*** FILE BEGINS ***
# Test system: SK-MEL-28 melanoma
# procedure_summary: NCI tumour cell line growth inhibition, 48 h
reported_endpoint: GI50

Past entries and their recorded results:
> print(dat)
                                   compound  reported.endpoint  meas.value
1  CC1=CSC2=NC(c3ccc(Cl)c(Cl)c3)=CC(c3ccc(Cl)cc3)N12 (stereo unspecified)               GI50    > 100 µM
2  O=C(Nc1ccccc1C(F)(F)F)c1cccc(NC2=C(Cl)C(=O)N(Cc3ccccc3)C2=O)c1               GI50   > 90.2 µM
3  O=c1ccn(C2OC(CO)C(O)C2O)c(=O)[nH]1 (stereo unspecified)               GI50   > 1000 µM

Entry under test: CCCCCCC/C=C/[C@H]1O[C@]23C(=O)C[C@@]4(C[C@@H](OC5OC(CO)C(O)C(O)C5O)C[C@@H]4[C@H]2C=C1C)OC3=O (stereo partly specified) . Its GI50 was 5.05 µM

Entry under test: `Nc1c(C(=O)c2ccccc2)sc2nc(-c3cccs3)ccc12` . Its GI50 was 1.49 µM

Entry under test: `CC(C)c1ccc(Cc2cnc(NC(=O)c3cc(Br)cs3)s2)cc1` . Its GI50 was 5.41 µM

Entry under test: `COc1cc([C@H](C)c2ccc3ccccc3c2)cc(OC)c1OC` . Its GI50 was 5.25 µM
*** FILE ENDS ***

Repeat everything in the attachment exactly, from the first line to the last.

# Test system: SK-MEL-28 melanoma
# procedure_summary: NCI tumour cell line growth inhibition, 48 h
reported_endpoint: GI50

Past entries and their recorded results:
> print(dat)
                                   compound  reported.endpoint  meas.value
1  CC1=CSC2=NC(c3ccc(Cl)c(Cl)c3)=CC(c3ccc(Cl)cc3)N12 (stereo unspecified)               GI50    > 100 µM
2  O=C(Nc1ccccc1C(F)(F)F)c1cccc(NC2=C(Cl)C(=O)N(Cc3ccccc3)C2=O)c1               GI50   > 90.2 µM
3  O=c1ccn(C2OC(CO)C(O)C2O)c(=O)[nH]1 (stereo unspecified)               GI50   > 1000 µM

Entry under test: CCCCCCC/C=C/[C@H]1O[C@]23C(=O)C[C@@]4(C[C@@H](OC5OC(CO)C(O)C(O)C5O)C[C@@H]4[C@H]2C=C1C)OC3=O (stereo partly specified) . Its GI50 was 5.05 µM

Entry under test: `Nc1c(C(=O)c2ccccc2)sc2nc(-c3cccs3)ccc12` . Its GI50 was 1.49 µM

Entry under test: `CC(C)c1ccc(Cc2cnc(NC(=O)c3cc(Br)cs3)s2)cc1` . Its GI50 was 5.41 µM

Entry under test: `COc1cc([C@H](C)c2ccc3ccccc3c2)cc(OC)c1OC` . Its GI50 was 5.25 µM